Direct support for hypotheses is finding its way to high-profile journals

By | April 23, 2013

In this week's Nature paper, Tingley & Huybers report that recent temperature extremes at high northern latitudes are unprecedented in the past 600 years. Besides the scientific relevance (which I do not discuss here) it has one remarkable methodological aspect: it uses hierarchical Bayesian modelling. Moreover, what is really exciting is the way the authors report their results in the very abstract of the paper. They say:

"The summers of 2005, 2007, 2010 and 2011 were warmer than those of all prior years back to 1400 (probability P > 0.95), in terms of the spatial average. The summer of 2010 was the warmest in the previous 600 years in western Russia (P > 0.99) and probably the warmest in western Greenland and the Canadian Arctic as well (P > 0.90)."

Can you see how different this is from all of the other papers that have been published during the last century or so? The "P values" are sort of reversed! There is no P<0.001. The authors are not rejecting hypotheses any more. They are reporting direct support for them! The authors are saying how probable it is that something happened, not how probable it is to observe an arrangement of data under an assumption of a null hypothesis.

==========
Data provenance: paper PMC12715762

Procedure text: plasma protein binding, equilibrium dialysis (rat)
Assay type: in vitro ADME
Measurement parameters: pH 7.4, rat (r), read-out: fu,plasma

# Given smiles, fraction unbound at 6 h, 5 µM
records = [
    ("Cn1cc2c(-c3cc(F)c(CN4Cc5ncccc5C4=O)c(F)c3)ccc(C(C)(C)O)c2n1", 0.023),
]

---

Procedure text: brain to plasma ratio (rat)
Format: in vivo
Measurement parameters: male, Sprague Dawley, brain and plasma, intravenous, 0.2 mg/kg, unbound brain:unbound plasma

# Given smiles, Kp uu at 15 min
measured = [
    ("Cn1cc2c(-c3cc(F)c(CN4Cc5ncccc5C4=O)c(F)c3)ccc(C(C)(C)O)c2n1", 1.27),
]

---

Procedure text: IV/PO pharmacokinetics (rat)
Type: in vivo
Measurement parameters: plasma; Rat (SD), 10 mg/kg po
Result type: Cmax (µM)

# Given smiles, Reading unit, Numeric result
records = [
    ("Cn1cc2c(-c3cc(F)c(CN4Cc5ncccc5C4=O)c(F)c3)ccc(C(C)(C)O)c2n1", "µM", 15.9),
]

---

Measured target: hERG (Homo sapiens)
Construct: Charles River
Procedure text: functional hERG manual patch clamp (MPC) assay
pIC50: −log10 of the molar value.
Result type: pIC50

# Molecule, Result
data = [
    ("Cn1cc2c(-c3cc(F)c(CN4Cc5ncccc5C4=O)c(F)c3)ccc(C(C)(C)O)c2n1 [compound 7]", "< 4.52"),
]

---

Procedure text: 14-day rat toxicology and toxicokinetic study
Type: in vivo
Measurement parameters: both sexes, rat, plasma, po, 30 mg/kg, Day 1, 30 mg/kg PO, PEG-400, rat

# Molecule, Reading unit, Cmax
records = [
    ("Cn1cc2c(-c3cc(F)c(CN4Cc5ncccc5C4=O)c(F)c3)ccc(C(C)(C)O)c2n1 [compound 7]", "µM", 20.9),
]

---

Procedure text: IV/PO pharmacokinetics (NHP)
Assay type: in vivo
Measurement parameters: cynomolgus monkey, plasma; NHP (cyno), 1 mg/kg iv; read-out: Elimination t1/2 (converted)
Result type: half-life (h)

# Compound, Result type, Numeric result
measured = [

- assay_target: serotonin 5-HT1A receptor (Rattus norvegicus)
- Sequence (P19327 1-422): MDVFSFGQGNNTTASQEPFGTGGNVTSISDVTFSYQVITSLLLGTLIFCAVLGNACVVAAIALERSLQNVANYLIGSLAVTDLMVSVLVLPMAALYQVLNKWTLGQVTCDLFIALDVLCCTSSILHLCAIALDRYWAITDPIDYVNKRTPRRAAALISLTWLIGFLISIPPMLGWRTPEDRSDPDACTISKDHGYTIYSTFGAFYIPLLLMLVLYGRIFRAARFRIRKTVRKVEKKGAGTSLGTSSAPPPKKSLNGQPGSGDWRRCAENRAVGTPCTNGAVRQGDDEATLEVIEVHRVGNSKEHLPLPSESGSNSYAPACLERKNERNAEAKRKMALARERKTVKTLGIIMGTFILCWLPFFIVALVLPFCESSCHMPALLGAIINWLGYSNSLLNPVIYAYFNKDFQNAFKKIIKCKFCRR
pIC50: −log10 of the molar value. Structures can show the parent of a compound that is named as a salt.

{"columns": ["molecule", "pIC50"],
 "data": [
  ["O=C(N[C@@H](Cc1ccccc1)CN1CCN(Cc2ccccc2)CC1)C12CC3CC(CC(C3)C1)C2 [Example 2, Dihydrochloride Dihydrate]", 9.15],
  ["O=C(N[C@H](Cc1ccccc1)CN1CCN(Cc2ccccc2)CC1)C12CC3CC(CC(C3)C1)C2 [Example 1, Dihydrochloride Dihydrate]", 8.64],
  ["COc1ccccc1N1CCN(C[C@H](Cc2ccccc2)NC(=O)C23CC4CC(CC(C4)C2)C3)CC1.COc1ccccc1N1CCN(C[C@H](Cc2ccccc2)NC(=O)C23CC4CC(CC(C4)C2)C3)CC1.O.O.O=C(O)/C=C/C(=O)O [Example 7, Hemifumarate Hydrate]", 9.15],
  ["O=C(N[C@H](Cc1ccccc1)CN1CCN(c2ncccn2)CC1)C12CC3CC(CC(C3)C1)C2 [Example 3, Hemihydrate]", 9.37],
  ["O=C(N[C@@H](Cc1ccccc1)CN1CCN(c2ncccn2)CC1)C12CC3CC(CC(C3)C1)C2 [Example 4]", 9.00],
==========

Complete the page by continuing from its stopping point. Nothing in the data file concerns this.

We are witnessing a paradigm shift in scientific thinking. This is it, it is happening now. The fact that scientists are reporting direct support for hypotheses in a Nature paper indicates that the crack in the dam has already turned into a massive stream. The structure that had supported the Frequentist paradigm does not hold any more. I feel like celebrating.

Reference
Tingley M.P. & Huybers P. (2013) Recent temperature extremes at high northern latitudes unprecedented in the past 600 years. Nature, 496, 201-205.

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